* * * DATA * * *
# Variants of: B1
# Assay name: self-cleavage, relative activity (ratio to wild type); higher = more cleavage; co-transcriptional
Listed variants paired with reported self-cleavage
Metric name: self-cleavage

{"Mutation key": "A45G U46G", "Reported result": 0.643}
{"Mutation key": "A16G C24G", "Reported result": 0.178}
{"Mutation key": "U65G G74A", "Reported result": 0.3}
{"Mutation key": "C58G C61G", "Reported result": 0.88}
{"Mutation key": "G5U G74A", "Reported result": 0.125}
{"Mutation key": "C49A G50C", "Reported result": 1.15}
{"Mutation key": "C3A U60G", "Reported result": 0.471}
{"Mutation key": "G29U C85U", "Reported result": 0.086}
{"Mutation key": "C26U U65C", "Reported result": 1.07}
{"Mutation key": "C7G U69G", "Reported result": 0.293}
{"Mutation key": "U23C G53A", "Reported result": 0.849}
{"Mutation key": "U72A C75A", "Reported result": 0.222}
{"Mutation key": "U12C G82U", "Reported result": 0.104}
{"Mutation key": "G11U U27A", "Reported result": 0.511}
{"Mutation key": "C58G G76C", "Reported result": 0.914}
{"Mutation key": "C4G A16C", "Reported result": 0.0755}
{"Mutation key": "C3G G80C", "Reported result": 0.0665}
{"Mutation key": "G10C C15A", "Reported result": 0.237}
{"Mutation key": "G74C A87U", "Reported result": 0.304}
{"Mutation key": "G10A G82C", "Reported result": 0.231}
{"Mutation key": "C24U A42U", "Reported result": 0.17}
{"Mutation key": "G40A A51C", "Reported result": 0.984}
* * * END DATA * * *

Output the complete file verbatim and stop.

# Variants of: B1
# Assay name: self-cleavage, relative activity (ratio to wild type); higher = more cleavage; co-transcriptional
Listed variants paired with reported self-cleavage
Metric name: self-cleavage

{"Mutation key": "A45G U46G", "Reported result": 0.643}
{"Mutation key": "A16G C24G", "Reported result": 0.178}
{"Mutation key": "U65G G74A", "Reported result": 0.3}
{"Mutation key": "C58G C61G", "Reported result": 0.88}
{"Mutation key": "G5U G74A", "Reported result": 0.125}
{"Mutation key": "C49A G50C", "Reported result": 1.15}
{"Mutation key": "C3A U60G", "Reported result": 0.471}
{"Mutation key": "G29U C85U", "Reported result": 0.086}
{"Mutation key": "C26U U65C", "Reported result": 1.07}
{"Mutation key": "C7G U69G", "Reported result": 0.293}
{"Mutation key": "U23C G53A", "Reported result": 0.849}
{"Mutation key": "U72A C75A", "Reported result": 0.222}
{"Mutation key": "U12C G82U", "Reported result": 0.104}
{"Mutation key": "G11U U27A", "Reported result": 0.511}
{"Mutation key": "C58G G76C", "Reported result": 0.914}
{"Mutation key": "C4G A16C", "Reported result": 0.0755}
{"Mutation key": "C3G G80C", "Reported result": 0.0665}
{"Mutation key": "G10C C15A", "Reported result": 0.237}
{"Mutation key": "G74C A87U", "Reported result": 0.304}
{"Mutation key": "G10A G82C", "Reported result": 0.231}
{"Mutation key": "C24U A42U", "Reported result": 0.17}
{"Mutation key": "G40A A51C", "Reported result": 0.984}